Wednesday, January 14, 2015

“A damsel in distress”

“We don’t care. We’re not a serious people. We shirk our responsibility to the people, to government, to our communities, to ourselves. That’s who and what we are.” [The kind of people we are, Leandro DD Coronel, Manila Bulletin, 7th Jan 2015]

“What kind of people have that kind of thinking? I think it’s people who are not serious about their social responsibilities, who have no sense of community, and indeed no sense of nationhood. It’s a people that cares very little, if at all, about preserving the quality of their surroundings, the environment, even their own property. It’s a people with no sense of social responsibility . . . We Filipinos like to leave things to others – to politicians, local and national public officials, civic organizations – as we go our merry ways. It’s the ways of Juan Tamad, who prefers to wait for a fruit to drop to him rather than pick it himself . . . No wonder our politicians feel no compunction about going about their own merry ways too as they steal from the public coffers because they know most people won’t mind anyway. No wonder politicians and local warlords take advantage of us because they know no protest will issue from our lips.”

“How were the natives of these islands described 50 years after Magellan was slain in Mactan and a decade after the Spaniards returned with Miguel Lopez de Legazpi? In an undated account by Legazpi, our ancestors were called heathens ‘with no law at all,’ superstitious, with ‘wretched practices’ that could be easily eradicated by priests who preached in the local languages. Mention was made of two stubborn Moro chiefs of Cubu (Cebu) who adamantly refused conversion, adverse as they were to monogamy.” [That’s us, Gemma Cruz Araneta, Manila Bulletin, 7th Jan 2015]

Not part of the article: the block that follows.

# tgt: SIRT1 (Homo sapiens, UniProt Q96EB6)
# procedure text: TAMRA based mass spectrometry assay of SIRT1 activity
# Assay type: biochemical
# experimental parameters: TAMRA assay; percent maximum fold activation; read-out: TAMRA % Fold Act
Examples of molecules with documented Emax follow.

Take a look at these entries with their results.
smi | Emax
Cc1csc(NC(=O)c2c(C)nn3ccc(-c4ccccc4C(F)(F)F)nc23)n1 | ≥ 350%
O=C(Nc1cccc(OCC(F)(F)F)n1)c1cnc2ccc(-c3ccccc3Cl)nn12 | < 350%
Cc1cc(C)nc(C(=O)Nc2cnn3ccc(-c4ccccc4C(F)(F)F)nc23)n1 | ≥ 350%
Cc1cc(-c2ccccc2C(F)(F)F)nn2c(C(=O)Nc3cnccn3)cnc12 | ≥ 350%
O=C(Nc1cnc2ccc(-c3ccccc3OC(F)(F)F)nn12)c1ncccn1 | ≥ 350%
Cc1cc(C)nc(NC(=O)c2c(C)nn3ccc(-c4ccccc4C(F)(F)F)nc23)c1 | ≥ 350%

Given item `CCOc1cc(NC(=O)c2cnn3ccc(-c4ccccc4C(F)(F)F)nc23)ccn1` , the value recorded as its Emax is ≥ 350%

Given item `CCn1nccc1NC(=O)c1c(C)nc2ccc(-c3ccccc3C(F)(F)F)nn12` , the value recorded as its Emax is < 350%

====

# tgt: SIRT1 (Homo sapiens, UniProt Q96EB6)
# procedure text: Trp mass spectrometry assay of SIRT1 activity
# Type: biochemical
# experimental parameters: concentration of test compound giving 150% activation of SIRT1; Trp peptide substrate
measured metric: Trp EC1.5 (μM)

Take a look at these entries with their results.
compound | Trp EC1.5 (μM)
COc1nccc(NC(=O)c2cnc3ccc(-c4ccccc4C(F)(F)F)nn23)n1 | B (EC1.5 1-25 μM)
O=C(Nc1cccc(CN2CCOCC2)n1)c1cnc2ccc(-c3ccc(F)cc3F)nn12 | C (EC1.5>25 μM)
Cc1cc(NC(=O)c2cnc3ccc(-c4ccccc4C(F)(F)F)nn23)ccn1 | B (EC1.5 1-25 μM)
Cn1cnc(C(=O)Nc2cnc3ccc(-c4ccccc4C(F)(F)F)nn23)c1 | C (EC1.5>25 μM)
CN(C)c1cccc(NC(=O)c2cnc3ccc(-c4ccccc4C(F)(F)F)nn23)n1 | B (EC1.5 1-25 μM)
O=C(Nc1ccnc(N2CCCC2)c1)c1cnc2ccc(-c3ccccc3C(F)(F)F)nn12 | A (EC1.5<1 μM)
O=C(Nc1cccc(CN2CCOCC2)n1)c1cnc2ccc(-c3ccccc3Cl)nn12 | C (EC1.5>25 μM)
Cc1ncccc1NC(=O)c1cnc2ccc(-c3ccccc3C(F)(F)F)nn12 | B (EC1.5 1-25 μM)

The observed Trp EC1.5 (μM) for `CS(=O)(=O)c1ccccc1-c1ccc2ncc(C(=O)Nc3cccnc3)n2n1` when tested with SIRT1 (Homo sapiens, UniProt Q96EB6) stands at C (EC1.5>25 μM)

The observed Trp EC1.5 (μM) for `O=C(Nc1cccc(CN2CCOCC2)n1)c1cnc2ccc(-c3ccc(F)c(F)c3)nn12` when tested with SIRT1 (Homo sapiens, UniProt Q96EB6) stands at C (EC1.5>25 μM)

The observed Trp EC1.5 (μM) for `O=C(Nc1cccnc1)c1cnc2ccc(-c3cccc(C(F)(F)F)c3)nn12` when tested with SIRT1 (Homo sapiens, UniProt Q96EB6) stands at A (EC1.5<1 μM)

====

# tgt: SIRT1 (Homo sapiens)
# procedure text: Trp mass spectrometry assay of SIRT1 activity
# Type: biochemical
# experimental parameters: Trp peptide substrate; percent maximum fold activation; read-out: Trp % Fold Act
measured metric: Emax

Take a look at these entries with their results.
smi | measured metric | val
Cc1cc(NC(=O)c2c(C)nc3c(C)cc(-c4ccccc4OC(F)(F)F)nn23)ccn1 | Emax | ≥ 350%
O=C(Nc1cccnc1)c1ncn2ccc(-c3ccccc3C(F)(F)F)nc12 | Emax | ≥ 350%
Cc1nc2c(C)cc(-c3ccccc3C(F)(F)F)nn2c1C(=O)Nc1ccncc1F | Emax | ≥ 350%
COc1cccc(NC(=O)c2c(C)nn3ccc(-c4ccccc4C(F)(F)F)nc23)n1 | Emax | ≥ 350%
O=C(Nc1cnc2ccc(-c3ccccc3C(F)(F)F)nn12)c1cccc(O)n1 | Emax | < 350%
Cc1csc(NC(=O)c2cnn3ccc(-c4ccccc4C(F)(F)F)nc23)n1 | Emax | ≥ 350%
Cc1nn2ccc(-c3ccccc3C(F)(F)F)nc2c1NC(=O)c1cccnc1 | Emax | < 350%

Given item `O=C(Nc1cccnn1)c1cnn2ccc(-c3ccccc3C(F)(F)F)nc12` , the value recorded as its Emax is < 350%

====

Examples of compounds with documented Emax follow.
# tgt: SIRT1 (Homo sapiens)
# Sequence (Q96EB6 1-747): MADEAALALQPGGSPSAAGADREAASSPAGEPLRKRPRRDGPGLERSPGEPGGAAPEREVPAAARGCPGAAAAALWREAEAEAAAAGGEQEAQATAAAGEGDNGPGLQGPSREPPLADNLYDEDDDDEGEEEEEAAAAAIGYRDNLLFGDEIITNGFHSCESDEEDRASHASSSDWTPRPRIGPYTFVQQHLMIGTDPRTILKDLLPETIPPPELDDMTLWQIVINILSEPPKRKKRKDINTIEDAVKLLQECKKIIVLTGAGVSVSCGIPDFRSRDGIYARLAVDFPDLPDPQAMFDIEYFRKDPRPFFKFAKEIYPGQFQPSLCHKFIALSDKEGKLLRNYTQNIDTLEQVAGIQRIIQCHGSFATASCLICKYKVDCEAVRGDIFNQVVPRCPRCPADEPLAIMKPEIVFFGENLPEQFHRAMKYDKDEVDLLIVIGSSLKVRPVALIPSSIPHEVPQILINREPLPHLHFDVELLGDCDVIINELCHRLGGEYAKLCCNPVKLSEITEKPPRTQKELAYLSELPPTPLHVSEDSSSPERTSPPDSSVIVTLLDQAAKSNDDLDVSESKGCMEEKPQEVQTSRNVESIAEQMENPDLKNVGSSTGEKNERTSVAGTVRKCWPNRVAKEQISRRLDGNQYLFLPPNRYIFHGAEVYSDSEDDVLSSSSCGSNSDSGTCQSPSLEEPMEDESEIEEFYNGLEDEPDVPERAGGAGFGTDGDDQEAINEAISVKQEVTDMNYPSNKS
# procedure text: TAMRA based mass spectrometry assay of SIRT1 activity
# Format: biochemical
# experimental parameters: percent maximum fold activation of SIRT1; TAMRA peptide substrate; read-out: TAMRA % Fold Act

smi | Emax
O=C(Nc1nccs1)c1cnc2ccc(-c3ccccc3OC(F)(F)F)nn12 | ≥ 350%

“The bulk of Legazpi’s ‘relacion’ (BR vol. III) described the ‘character and conditions’ of the inhabitants of these islands. They were lawless: ‘The people do not act in concert nor obey any ruling body; each man does whatever he pleases, and takes care only of himself and of his slaves. He who owns most slaves and the strongest, can obtain anything he pleases.’ Downright unflattering, yet today, the strong still ‘enslave’ the weaker ones, despite the Constitution.”

“Consequently, Legazpi observed that relations among relatives, between parents and offsprings and siblings were not governed by laws; ‘no person favors another, unless it is for his own interest.’ Legazpi observed that when someone provided a relative or a brother shelter and sustenance in time of need, that person could be ordered around like a slave.”

“He called us thieves: ‘Privateering and robbery have a natural attraction for them.  Whenever the occasion presents itself, they rob one another, even if they be neighbors or relatives; and when they see and meet one another in the open fields at nightfall, they rob and seize one another.’ Sadly enough, in the 21st century, we still behave like that, at all levels, notwithstanding 500 years of Christianity.”

“In the 28 years since we overthrew the dictatorship of Ferdinand Marcos, many of those who fought for democratic institutions also prioritized agrarian reform, believing that this was the central project that would bring about more equality.” [Does liberal democracy promote inequality (?), Walden Bello,, 16th Dec 2014]

“Things at first appeared to be headed in the right direction. With the ouster of Marcos in 1986, not only was a constitutional democracy set up, but a sweeping land reform law — the Comprehensive Agrarian Reform Program, or CARP — was passed to give millions of peasants a title to their land. Redistribution would be accomplished peacefully under democratic governance, in contrast to the coercive programs in China, Vietnam, and Cuba.”

“Over the next few years, however, competitive elections were reduced to a mechanism whereby members of the elite fought one another for the privilege of ruling while consolidating their control of the political system as a class. Indeed, the vast majority of those elected to Congress came from either landlord or big capitalist families. One of the victims of this congealing of landed class power was CARP.”